The starboard side of the boat when we started the restoration.
First thing to do was take out the old planks that needed replacing. We couldn't take them all off at once because then we would have lost the shape of the boat, so we tried to take out every other plank, then put in the new frames, then replace the planks we removed, then go back and take out and replace the other planks.
In some cases the new frames had to be adjusted to ensure the new plank would go onto a fair surface. In some cases material had to be removed from the new frames (as in this photo where a grinder is being used for that) and in some cases material had to be added to the new frames. In that case we epoxied a small shim onto the outside of the new frame and faired it appropriately.
When multiple adjacent planks were off the boat we needed to mark where the edge of the new plank would be. We used a small batten to mark where the edge of the new plank would go.
We then laid a thin doorskin batten in the area the new plank was going to go. We used this spiling baton to make marks which we would use later to draw the lines on the plank where it should be cut.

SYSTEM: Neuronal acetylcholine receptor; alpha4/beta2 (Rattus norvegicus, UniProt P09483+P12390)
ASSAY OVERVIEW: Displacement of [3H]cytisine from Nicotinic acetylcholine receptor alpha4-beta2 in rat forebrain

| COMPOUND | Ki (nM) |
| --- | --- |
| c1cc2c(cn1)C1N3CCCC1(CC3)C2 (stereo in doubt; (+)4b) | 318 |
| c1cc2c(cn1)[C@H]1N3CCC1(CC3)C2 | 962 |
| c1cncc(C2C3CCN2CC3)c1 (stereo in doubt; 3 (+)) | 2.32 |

A spiling clock measures a constant distance from the edge of the plank onto the spiling batten.
The spiling batten is then placed on the plank and the same block measures a constant distance out from the marks on the batten to the plank itself.
The marks on the plank are connected using a batten to draw a fair line.
Then we cut the plank.
Some planks needed to be backed out (this plane has a convex bottom) k so it will sit tightly against the frame even where the frame curves.
It generally takes multiple times to hold the plank up to the boat and check the fit, take it down and plane it where needed to make small adjustments, then try it again.
When the plank is finally ready, we put "boat sauce" on the back of the it to help preserve it.
Putting the plank into place.
Using wedges to position the planks right next to each other prior to fastening them in.
Once we put in the screws to hold the planks to the frames, we went back and used galvanizing spray (the gray color in this picture) on the heads of the fasteners where the screwdriver may have knocked off the galvanized coating. Then we filled the holes with wood plugs which we cut from scraps of the red cedar.
Using the drill press to make plugs (to cover the screw holes).
We dipped the plugs into epoxy then put them in the boat.
Tapping the plugs gently into place.
Trimming off the ends of the plugs which sit over the heads of the fasteners.